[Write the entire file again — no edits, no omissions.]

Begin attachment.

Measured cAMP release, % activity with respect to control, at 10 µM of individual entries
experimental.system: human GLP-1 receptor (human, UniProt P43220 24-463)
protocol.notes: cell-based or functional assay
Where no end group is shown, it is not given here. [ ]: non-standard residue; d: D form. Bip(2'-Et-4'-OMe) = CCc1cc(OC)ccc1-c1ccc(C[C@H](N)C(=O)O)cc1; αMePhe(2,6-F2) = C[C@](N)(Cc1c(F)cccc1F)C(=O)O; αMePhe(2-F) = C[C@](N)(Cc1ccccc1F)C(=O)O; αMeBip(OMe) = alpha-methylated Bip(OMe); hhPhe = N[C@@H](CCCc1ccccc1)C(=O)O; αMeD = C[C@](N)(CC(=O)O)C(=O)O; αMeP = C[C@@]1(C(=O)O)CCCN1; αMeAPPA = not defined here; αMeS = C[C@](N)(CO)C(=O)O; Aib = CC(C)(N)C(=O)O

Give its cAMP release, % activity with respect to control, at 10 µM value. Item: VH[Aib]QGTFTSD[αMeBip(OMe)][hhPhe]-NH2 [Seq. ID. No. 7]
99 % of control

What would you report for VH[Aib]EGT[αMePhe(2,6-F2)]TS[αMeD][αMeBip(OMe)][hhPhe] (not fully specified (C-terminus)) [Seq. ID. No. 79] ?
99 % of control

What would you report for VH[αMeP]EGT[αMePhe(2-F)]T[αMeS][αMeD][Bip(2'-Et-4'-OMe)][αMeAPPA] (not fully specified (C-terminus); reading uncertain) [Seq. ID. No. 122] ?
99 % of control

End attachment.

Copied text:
Measured cAMP release, % activity with respect to control, at 10 µM of individual entries
experimental.system: human GLP-1 receptor (human, UniProt P43220 24-463)
protocol.notes: cell-based or functional assay
Where no end group is shown, it is not given here. [ ]: non-standard residue; d: D form. Bip(2'-Et-4'-OMe) = CCc1cc(OC)ccc1-c1ccc(C[C@H](N)C(=O)O)cc1; αMePhe(2,6-F2) = C[C@](N)(Cc1c(F)cccc1F)C(=O)O; αMePhe(2-F) = C[C@](N)(Cc1ccccc1F)C(=O)O; αMeBip(OMe) = alpha-methylated Bip(OMe); hhPhe = N[C@@H](CCCc1ccccc1)C(=O)O; αMeD = C[C@](N)(CC(=O)O)C(=O)O; αMeP = C[C@@]1(C(=O)O)CCCN1; αMeAPPA = not defined here; αMeS = C[C@](N)(CO)C(=O)O; Aib = CC(C)(N)C(=O)O

Give its cAMP release, % activity with respect to control, at 10 µM value. Item: VH[Aib]QGTFTSD[αMeBip(OMe)][hhPhe]-NH2 [Seq. ID. No. 7]
99 % of control

What would you report for VH[Aib]EGT[αMePhe(2,6-F2)]TS[αMeD][αMeBip(OMe)][hhPhe] (not fully specified (C-terminus)) [Seq. ID. No. 79] ?
99 % of control

What would you report for VH[αMeP]EGT[αMePhe(2-F)]T[αMeS][αMeD][Bip(2'-Et-4'-OMe)][αMeAPPA] (not fully specified (C-terminus); reading uncertain) [Seq. ID. No. 122] ?
99 % of control